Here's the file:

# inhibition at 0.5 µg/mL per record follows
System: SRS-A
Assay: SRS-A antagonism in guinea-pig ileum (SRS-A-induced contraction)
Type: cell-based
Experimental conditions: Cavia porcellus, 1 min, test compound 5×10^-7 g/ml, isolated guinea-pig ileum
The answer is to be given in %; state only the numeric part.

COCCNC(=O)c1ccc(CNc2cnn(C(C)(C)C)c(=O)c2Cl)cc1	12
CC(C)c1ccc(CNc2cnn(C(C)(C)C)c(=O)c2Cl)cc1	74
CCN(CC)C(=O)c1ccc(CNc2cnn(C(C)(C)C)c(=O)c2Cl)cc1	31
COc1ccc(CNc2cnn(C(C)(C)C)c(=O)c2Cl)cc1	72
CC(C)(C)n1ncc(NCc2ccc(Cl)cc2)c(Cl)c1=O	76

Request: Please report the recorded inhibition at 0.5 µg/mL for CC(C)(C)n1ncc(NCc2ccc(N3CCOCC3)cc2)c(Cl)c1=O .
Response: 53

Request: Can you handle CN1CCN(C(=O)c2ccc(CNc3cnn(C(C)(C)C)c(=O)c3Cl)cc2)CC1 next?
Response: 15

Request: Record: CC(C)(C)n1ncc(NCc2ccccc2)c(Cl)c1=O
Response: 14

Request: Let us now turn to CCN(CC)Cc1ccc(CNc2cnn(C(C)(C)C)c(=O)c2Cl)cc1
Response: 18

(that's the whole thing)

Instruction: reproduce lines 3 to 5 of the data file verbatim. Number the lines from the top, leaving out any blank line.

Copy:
Assay: SRS-A antagonism in guinea-pig ileum (SRS-A-induced contraction)
Type: cell-based
Experimental conditions: Cavia porcellus, 1 min, test compound 5×10^-7 g/ml, isolated guinea-pig ileum